I met Rick Lax shortly after the publication of his first book, a law-school memoir; he’d come to Las Vegas to research his second, a treatise on deception, through the lens of Sin City. While he said he eventually planned to return to the Midwest to practice law, he was clearly taking to this city. I edited a local alt-weekly in those days, and I began assigning him stories. Odd, offbeat stories. Gregarious, curious, game for anything, Lax turned out to be a gifted stunt journalist—the kind of writer who observes the human condition by ginning up cray-cray scenarios and seeing what happens: walking around in an old-man mask, attempting to reside in the men’s room of a local mall that was marketed as a “community.” As you can imagine, Vegas offers no shortage of opportunities for that kind of work, as Rick chronicled in his third book.
As it happened, the theme of deception was related to another passion of Rick’s: magic. He’s been performing magic, sometimes professionally, since childhood, and has gone on to craft tricks for companies that retail them to aspiring magicians.
All of that has led him to his current role: co-creator of the TV show Wizard Wars, a Syfy Channel show in which two teams of magicians compete to create magic routines out of randomly selected, and often ludicrous, items. The winners then compete against a team of the show’s more advanced performers, or “wizards.” Each round is judged by magic experts, including Vegas headlienrs Penn & Teller. After its initial six-show run, Syfy has ordered another round of shows. Though it’s shot in LA, Wizard Wars has a heavy Vegas vibe.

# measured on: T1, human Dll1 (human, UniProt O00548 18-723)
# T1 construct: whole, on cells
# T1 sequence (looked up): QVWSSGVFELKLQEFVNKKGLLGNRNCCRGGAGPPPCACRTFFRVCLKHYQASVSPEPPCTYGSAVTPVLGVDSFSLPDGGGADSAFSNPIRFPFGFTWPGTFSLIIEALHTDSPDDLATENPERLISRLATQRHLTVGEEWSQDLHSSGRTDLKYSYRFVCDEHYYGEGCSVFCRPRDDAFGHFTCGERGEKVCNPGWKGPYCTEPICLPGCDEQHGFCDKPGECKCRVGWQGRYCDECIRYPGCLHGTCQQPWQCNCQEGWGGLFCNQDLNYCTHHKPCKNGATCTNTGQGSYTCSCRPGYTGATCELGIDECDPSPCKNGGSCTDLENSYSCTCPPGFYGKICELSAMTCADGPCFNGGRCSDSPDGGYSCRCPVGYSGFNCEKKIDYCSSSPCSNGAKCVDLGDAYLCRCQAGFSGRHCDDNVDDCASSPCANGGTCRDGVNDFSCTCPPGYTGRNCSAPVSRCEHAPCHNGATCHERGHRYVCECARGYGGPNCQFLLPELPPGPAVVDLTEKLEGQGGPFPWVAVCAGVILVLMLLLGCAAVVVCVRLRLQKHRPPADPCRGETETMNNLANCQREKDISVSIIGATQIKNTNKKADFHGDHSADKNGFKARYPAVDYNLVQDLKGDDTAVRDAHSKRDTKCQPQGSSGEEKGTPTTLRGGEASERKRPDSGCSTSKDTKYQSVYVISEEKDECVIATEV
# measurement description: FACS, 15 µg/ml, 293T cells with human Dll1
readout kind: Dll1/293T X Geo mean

How did being a stunt journalist prepare you to create a TV show?
Being a stunt journalist prepares you to do pretty much anything. Seriously, if you work in HR and you spot somebody with “Stunt Journalist” on her resume, hire her. Stunt Journalists have to do everything themselves: Think up crazy ideas, formulate execution plans, reach out to experts, dress up in funny outfits, synthesize data, summarize findings. Thinking up a TV show was so easy by comparison. Because after I shared the idea, a bunch of talented people rushed in to help make it happen.
What was the first germ of the idea for Wizard Wars—was there an incident or other show or something that made you think, “Dueling magician teams could make a great TV show”? And how much tweaking did you have to do to the concept to get to the final version?
Every week I get together with my buddies Justin Flom and Bizzaro to create new magic. (Yes, “Bizzaro” is his stage name, but we call him this in real life. Or just “Biz.”). Usually this happens at Marilyn’s Café at the back of The Tuscany. Some nights, we don’t think up anything good. But even when we’re failing, we’re having a fun time. So eventually it hit me: The creation process can be just as interesting as the end result. Hence Wizard Wars: a show that highlights not only the performance, but the creation process, too.
Yes, the show’s gone through some tweaks and improvements, but the core idea is the same: Teams of two magicians create new magic routines from everyday objects, perform the routines before a live audience, and are judged by a panel of experts on creativity, showmanship and deception.